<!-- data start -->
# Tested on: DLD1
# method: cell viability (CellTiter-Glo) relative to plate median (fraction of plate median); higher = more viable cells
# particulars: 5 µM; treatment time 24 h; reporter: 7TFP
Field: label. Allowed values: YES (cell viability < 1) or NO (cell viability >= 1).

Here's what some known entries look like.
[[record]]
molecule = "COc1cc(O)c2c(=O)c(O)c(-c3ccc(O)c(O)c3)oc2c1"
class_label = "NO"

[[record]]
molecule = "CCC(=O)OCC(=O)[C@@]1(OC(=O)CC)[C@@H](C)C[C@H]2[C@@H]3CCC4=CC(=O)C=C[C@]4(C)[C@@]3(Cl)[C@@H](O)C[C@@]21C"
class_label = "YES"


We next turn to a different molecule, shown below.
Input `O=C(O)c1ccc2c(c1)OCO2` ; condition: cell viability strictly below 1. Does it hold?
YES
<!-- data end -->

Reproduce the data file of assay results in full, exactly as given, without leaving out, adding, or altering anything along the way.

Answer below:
# Tested on: DLD1
# method: cell viability (CellTiter-Glo) relative to plate median (fraction of plate median); higher = more viable cells
# particulars: 5 µM; treatment time 24 h; reporter: 7TFP
Field: label. Allowed values: YES (cell viability < 1) or NO (cell viability >= 1).

Here's what some known entries look like.
[[record]]
molecule = "COc1cc(O)c2c(=O)c(O)c(-c3ccc(O)c(O)c3)oc2c1"
class_label = "NO"

[[record]]
molecule = "CCC(=O)OCC(=O)[C@@]1(OC(=O)CC)[C@@H](C)C[C@H]2[C@@H]3CCC4=CC(=O)C=C[C@]4(C)[C@@]3(Cl)[C@@H](O)C[C@@]21C"
class_label = "YES"


We next turn to a different molecule, shown below.
Input `O=C(O)c1ccc2c(c1)OCO2` ; condition: cell viability strictly below 1. Does it hold?
YES